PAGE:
By Gabriela Bulisova and Mark Isaac
If the goal is to get to Lake Baikal quickly, Listvyanka makes it easy. Sitting at the source of the Angara River, Baikal’s only outlet, Listvyanka is a mere one hour marshrutka (minibus) ride from Irkutsk. It also has a reputation as the most commercial and touristy of all lakeside destinations, drawing a surfeit of visitors twice a year. In the summer, the warm weather inspires swimming, boating, and hiking. In the winter, skiing draws the crowds.
In late autumn, though, tourists are more of an oddity. We were the only ones registered at the Gavan Baikala (Baikal Harbor) Hotel, and we selected a choice room with views through a deep canyon toward the immensity of the Lake in the distance.
One reason people are scarce in fall is the capricious weather. When we arrived, it was sunlit and undeniably warm. In the evening temperatures plummeted, and we woke to a delicate snow powdering the landscape. Throughout the next day, faint sun alternated with blasts of wind and drizzle. It was every season in one.
Despite catering to tourists, Listvyanka is a small town with cows wandering its dirt roads and traditional wooden houses packed in amongst Soviet-era apartment buildings. It also has a burgeoning collection of small luxury hotels -- some legal and some that likely are not. There is a buzz about excessive construction fueled by Chinese investors, who allegedly build structures under rules for family homes and then operate them as hotels. And there is outrage over “lectures” by Chinese guides who contend (indefensibly) that Lake Baikal is historically Chinese and only in Russian hands temporarily.
The problem with the building boom is that the town has very limited sewage treatment capacity, so when tourists inundate the area, excess sewage flows directly into the Lake. While an influx of easy money is hard to resist, it may culminate in an environmental catastrophe that chokes off tourism permanently. And scientists are already raising alarms about high levels of dangerous pollutants and the mass death of native sponge populations in the waters surrounding Listvyanka.
For the moment, this tourist mecca is a strange blend of visual and emotional experiences. The collapsing concrete esplanade attracts sightseers who bound out of cars with selfie sticks to make a permanent record of their rapture in front of the Lake. The wooden houses, wandering bovines, and roadside stands offering smoked omul (the most prevalent of Baikal’s fish) present a pastoral scene. The stuffed seals, omnipresent Coca-Cola signs, and men using bullhorns to tout boat trips expose a kitschy capitalism. The construction of faux-glamorous hotels suggests a luxury that is still mostly aspirational. And often there is a rough (but photogenic) edge to the scenery, with building materials strewn about, crumbling fences, and peeling paint.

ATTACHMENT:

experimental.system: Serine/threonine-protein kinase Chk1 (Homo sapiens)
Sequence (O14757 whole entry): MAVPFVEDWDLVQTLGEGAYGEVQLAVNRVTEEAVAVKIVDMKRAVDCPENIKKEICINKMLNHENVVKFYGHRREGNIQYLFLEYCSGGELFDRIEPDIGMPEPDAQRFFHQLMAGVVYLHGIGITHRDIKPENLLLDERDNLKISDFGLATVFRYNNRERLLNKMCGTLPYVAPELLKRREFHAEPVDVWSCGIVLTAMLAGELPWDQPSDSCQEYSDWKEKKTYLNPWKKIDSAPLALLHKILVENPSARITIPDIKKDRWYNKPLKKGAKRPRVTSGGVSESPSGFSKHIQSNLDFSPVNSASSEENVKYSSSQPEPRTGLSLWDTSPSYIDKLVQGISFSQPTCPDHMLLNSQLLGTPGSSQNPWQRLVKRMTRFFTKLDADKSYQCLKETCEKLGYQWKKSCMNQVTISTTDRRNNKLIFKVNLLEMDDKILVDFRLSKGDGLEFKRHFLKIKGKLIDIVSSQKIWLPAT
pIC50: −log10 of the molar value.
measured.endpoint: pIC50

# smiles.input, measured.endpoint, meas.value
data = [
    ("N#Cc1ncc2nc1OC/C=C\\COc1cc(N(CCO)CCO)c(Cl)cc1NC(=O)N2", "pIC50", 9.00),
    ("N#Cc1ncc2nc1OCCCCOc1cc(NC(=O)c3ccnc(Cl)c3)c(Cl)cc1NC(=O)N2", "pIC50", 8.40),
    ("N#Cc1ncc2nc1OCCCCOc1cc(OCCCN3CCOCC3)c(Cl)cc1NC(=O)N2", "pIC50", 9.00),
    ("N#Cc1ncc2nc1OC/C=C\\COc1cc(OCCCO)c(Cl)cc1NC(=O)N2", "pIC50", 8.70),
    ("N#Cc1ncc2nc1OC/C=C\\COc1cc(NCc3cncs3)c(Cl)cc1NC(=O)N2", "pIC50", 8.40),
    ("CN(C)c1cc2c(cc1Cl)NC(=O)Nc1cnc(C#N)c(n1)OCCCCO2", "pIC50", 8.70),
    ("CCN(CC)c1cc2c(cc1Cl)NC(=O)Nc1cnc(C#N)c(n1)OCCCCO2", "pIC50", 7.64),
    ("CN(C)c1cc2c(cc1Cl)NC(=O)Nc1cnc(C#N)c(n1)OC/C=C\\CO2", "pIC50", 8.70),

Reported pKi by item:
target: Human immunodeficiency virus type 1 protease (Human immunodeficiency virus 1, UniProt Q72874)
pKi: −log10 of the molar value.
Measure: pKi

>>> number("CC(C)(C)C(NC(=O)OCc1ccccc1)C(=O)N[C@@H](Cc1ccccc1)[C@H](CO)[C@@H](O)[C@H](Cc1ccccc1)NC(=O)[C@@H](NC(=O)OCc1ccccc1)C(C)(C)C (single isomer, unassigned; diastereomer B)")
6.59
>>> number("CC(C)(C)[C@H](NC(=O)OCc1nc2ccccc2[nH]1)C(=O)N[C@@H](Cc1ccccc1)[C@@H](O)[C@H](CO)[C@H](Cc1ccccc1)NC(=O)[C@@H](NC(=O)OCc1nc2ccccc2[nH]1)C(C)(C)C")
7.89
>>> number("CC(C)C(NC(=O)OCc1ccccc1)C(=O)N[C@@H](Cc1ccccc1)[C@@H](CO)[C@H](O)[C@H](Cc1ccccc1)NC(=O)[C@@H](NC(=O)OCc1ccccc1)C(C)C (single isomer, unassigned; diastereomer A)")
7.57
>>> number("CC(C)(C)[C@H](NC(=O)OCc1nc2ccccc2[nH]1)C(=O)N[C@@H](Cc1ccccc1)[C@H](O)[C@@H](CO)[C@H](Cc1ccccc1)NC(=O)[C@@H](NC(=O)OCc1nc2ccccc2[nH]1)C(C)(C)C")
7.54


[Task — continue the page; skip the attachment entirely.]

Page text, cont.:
All that is juxtaposed with the sublime experience of walking out of the village to the east, in the direction of Bolshie Koty (see our blog post from that location, here). At first, grim metal lockers mar the pebbled beach. A few steps away, a landslide has deposited a torrent of boulders on the banks. Then, an ascent along the cliffside offered an astonishing perspective on the Lake’s incomprehensible vastness. Despite a dense cloud cover, a slim opening in the sky in Buryatia created a luminous white line on the Lake’s surface, a divine presence that persisted implausibly. Did it mean the gods were pleased with our visit?
We’d like to think so, but ultimately, it’s difficult to be a visitor in Listvyanka. The town’s messages are mixed, and it is disturbing to think that in small ways, we contributed to the growing problems facing the Lake. We came to kiss Lake Baikal and tell others of its charms, but we were left to ruminate...was it a kiss goodbye?